Though WikiLeaks documents have illuminated the underhanded foreign policy shenanigans of governments world-wide, the cables also demonstrate that many states are intent on halting meaningful progress on the environment. Previously, I discussed how the U.S., as well as other emerging powers such as Brazil, sought to derail international climate change negotiations. In light of recent cables, however, it's clear that these revelations merely represent the beginning of larger disclosures. From the South Atlantic to the South Pacific, governments are paranoid about environmentalists and worry that activists might get in the way of inhumane or polluting industries.
Take, for example, cables relating to the Falkland Islands. A remote archipelago located in the South Atlantic, the Falklands, or Malvinas as the Argentines refer to the islands, has long been a disputed territory. When Argentina invaded the Falklands in 1982, the British fended off the attack in a brief but bloody war which cost 650 Argentine and 250 British lives. During the conflict, the U.S. backed Britain over the Argentine military junta. Since then, tensions have calmed but erupted again in early 2010 when Argentina protested imminent hydrocarbon development in territorial waters which Buenos Aires claimed fell squarely within its own legal jurisdiction. The exploration would be led by the British though an American company, Diamond Offshore Drilling, would also be involved in the effort.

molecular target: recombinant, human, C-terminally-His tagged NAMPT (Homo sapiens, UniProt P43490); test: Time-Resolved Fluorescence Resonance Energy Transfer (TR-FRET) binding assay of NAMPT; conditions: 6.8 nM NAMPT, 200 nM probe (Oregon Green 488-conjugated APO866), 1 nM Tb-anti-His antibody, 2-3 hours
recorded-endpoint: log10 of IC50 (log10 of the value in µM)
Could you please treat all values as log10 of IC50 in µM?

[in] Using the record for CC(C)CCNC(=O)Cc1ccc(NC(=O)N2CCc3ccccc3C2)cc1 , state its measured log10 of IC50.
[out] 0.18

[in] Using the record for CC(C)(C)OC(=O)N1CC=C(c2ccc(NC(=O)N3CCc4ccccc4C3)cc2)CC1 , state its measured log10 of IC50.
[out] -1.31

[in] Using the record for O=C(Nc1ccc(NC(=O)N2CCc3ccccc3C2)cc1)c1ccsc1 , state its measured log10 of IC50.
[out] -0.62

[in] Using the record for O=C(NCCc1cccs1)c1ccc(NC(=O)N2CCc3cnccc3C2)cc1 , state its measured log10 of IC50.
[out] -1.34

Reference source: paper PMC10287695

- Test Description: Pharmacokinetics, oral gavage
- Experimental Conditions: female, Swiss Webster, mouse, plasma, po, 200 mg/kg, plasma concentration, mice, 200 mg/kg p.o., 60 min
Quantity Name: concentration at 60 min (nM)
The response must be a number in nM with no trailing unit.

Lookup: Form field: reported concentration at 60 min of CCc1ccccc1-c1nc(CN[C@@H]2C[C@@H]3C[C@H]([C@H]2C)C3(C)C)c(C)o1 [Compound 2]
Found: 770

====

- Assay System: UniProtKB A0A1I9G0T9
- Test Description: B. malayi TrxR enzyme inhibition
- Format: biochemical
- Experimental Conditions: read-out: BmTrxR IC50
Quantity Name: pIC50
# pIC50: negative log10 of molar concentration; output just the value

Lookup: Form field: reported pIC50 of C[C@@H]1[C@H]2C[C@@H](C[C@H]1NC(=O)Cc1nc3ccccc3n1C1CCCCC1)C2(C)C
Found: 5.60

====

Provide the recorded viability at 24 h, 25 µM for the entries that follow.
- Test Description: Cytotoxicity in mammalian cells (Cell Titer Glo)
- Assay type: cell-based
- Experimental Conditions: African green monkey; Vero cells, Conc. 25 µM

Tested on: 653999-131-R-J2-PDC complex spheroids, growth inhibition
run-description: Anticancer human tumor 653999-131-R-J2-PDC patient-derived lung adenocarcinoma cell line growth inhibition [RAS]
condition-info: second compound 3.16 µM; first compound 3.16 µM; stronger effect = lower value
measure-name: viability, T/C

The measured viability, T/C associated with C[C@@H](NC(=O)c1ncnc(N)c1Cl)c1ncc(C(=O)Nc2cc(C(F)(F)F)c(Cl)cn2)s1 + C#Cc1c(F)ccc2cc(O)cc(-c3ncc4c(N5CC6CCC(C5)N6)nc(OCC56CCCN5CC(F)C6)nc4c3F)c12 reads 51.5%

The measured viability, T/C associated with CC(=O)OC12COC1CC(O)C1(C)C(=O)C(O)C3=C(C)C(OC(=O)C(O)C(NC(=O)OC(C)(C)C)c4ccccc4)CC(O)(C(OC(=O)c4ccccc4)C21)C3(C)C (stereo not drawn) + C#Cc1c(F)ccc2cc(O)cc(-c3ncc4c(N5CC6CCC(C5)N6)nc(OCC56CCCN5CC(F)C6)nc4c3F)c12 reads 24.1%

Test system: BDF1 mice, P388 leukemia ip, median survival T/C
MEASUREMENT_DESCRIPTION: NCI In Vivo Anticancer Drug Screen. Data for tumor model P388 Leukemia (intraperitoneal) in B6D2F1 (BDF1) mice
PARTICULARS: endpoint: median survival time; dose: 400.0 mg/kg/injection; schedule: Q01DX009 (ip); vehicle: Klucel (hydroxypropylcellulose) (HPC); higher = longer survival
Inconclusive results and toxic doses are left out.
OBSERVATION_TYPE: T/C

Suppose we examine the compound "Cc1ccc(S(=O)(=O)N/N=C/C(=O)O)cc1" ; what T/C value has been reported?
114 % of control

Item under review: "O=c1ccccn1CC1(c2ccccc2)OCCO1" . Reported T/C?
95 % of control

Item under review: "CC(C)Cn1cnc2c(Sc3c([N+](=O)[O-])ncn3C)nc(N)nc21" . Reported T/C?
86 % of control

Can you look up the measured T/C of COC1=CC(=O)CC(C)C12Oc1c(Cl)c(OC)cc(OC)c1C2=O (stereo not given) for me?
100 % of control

According to WikiLeaks cables, the British had grown concerned about Argentine threats and were unsure how far the Cristina Fernández de Kirchner government might press its claims.
Speaking at the United Nations, Kirchner said that the Falklands still represented "a colonial enclave" in the south Atlantic. Chiming in, Venezuelan President Hugo Chávez, a Kirchner ally, remarked "Get out of there, give the Malvinas back to the Argentine people. Enough already with the [British] empire." In an effort to ascertain how Argentina might react to oil exploration off the Falkland Islands, including possible military actions, Secretary of State Clinton wrote the U.S. Embassy in Buenos Aires in early 2010. Clinton was particularly concerned about possible Venezuelan military involvement in the Falklands imbroglio.
While the geopolitical and military intrigue was interesting, what particularly grabbed my attention in the Falklands cables was this particular line: "Their [the British] concern is over the shape of future sanctions on companies as well as threats and protests against energy companies operating in the Falklands by NGOs, including environmental activists[my italics]." The cables, then, shed rare insight onto the British perspective and suggest that the authorities were as concerned with environmental protest as they were with Argentine retaliation.
Just what are the environmental stakes in the Falklands, and why would the British be so concerned with local protest? The Falklands archipelago is an important part of the wildlife equation in the South Atlantic. South Jason, an island about four miles long, supports populations of black-browed albatross (also known as mollymawks), endangered rockhopper penguin, Magellanic penguin, and prions (a small white seabird similar to a petrel).